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The following is exceedingly speculative and some of the arguments are anthropomorphic, so read at your own tolerance level. It relates essentially to interpreting physical world in terms of information theory and possibly quantum measurement theory, instead of directly from quantum mechanics.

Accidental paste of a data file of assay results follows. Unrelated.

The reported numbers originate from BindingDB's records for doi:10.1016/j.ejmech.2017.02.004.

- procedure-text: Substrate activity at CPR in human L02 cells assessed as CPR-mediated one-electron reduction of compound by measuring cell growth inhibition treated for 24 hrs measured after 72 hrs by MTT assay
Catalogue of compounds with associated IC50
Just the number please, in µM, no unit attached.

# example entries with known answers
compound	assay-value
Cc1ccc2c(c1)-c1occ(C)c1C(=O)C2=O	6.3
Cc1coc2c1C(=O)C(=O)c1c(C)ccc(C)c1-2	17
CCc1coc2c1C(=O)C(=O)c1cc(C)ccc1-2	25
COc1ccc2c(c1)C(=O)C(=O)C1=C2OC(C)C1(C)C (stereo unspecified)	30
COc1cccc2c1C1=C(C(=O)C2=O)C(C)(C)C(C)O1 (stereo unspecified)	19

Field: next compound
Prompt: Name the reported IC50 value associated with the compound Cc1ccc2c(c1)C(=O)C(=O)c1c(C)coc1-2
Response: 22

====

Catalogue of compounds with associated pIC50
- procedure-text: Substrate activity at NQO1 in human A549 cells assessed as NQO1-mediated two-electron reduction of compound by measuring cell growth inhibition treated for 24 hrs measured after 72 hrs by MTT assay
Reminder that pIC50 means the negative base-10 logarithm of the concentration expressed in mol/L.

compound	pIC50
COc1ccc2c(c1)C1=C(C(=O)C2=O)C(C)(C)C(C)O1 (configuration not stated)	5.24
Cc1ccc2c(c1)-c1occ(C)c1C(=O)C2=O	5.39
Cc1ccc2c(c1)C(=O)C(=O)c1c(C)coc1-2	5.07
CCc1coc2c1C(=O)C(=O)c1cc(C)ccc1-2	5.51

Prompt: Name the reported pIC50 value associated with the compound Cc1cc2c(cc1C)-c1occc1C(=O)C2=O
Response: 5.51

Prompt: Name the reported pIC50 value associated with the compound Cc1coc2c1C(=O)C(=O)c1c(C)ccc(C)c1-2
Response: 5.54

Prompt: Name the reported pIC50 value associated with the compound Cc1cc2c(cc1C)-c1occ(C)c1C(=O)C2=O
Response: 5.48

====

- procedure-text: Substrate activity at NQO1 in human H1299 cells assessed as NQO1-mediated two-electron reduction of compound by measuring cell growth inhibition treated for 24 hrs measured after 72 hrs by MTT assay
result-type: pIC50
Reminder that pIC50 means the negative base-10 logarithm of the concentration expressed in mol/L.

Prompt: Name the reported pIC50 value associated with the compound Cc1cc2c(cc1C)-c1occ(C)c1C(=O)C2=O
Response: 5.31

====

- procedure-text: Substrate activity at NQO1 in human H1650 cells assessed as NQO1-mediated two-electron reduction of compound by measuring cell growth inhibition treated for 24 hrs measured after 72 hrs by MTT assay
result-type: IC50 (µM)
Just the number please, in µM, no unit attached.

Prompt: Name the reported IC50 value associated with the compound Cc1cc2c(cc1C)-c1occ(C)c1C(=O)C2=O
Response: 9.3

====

If we consider space or spacetime as a statistical construction, and there exists a lower discrete limit to time such as Planck time, there must in fact be such a speed limit (perhaps c or some multiple of c) which arises naturally, since the observer cannot perceive objects traveling faster than the finite rate at which he/she can calculate the metric relationships between spacetime points. Traveling faster than this limit would be like trying to have your cake and eat it too...you wouldn't be able to observe a faster than light object because you would not have the time to create the space backdrop from information received. Now there might be very interesting loopholes to this idea which could allow FTL in certain circumstances, particularly if space can be created at a rate faster than the speed of light as perhaps occurred in the early universe. A recent very interesting paper published a few years back did indeed find a speed limit for propagation of information within networks regardless of the speed of node-to-node transmission. Classical special relativistic effects might be re-interpreted as a type of "spatial blur uncertainty" phenomenon in a statistical space construction. This also immediately suggest the Lorentz transformation should also involve y and z coordinates, not just x cooridinate for very high velocities approaching c. Perhaps more interesting however is the types of such spaces that can be "created" by the observer statistically might also have deeper connections with gravity at large open scales and O(N) groups at small closed scales. The Euclidean space we generally observe at intermediately large scales has very simple and unique symmetric properties which might be expected to naturally emerge from a statistical construction of all possible spaces much as Bell curve emerges naturally from statistically independent random variables or Feynman many paths merge toward the least action principle. There are also most definitely dimensional (and likely topological) constraints for the perception of such a statistical space which might provide clues to how this could come about naturally...for example a random walker will return on average only a finite number of times over an infinite time to the same point in a 3d or higher dimensional open lattice, so it would be impossible for such an observer to create the metric of his/her space from transit measurements without additional assumptions, asymmetries, and restrictions upon which points he/she could observe over time. In fact, this is actually how we generally perceive our supposed 3D world (through a 2D limited interface). This would not be generally the case at very small (finite) or closed scales (O(N)) interestingly and could provide a guiding principle for the construction of specific gauge groups from Kaluza-Klein and string theories...where there exists none now. It is perhaps also a telling anthropomorphism that we perceive open 2D spaces in two different ways, as a 2D "photon current" screen like projection in front of us, or as a linear horizon-like projection photon current x radial distance upon the surface of our earth. The later is much less direct and the linearity or lack thereof is controlled by gravity, perhaps reaching ideality at a black holes surface. If there was a continuous/smooth connection between the two, this could form a new duality.